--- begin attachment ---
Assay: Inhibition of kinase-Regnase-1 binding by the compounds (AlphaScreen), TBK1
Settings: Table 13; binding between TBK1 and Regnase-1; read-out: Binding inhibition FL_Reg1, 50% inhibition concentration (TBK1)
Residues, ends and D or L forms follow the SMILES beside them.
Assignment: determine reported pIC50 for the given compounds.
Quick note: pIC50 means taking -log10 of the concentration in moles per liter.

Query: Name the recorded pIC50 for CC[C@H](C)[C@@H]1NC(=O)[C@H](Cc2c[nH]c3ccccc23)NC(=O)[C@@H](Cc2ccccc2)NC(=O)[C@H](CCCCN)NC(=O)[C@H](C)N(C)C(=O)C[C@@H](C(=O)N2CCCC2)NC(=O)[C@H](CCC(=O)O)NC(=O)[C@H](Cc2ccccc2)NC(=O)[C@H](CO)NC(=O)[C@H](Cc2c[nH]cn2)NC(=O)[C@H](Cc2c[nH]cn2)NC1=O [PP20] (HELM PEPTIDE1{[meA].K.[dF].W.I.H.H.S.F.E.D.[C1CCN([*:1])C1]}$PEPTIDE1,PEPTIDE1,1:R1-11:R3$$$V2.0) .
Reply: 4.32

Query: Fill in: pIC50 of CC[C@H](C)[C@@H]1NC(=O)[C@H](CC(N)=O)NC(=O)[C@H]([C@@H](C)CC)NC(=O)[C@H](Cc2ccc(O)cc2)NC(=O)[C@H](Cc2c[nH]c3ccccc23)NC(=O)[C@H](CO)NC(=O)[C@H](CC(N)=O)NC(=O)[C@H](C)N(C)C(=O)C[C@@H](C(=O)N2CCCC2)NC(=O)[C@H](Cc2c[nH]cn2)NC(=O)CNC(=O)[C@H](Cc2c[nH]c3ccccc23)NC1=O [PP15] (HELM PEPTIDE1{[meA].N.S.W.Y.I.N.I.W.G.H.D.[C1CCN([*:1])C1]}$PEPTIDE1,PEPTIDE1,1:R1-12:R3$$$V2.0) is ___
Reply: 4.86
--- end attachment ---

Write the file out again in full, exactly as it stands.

Assay: Inhibition of kinase-Regnase-1 binding by the compounds (AlphaScreen), TBK1
Settings: Table 13; binding between TBK1 and Regnase-1; read-out: Binding inhibition FL_Reg1, 50% inhibition concentration (TBK1)
Residues, ends and D or L forms follow the SMILES beside them.
Assignment: determine reported pIC50 for the given compounds.
Quick note: pIC50 means taking -log10 of the concentration in moles per liter.

Query: Name the recorded pIC50 for CC[C@H](C)[C@@H]1NC(=O)[C@H](Cc2c[nH]c3ccccc23)NC(=O)[C@@H](Cc2ccccc2)NC(=O)[C@H](CCCCN)NC(=O)[C@H](C)N(C)C(=O)C[C@@H](C(=O)N2CCCC2)NC(=O)[C@H](CCC(=O)O)NC(=O)[C@H](Cc2ccccc2)NC(=O)[C@H](CO)NC(=O)[C@H](Cc2c[nH]cn2)NC(=O)[C@H](Cc2c[nH]cn2)NC1=O [PP20] (HELM PEPTIDE1{[meA].K.[dF].W.I.H.H.S.F.E.D.[C1CCN([*:1])C1]}$PEPTIDE1,PEPTIDE1,1:R1-11:R3$$$V2.0) .
Reply: 4.32

Query: Fill in: pIC50 of CC[C@H](C)[C@@H]1NC(=O)[C@H](CC(N)=O)NC(=O)[C@H]([C@@H](C)CC)NC(=O)[C@H](Cc2ccc(O)cc2)NC(=O)[C@H](Cc2c[nH]c3ccccc23)NC(=O)[C@H](CO)NC(=O)[C@H](CC(N)=O)NC(=O)[C@H](C)N(C)C(=O)C[C@@H](C(=O)N2CCCC2)NC(=O)[C@H](Cc2c[nH]cn2)NC(=O)CNC(=O)[C@H](Cc2c[nH]c3ccccc23)NC1=O [PP15] (HELM PEPTIDE1{[meA].N.S.W.Y.I.N.I.W.G.H.D.[C1CCN([*:1])C1]}$PEPTIDE1,PEPTIDE1,1:R1-12:R3$$$V2.0) is ___
Reply: 4.86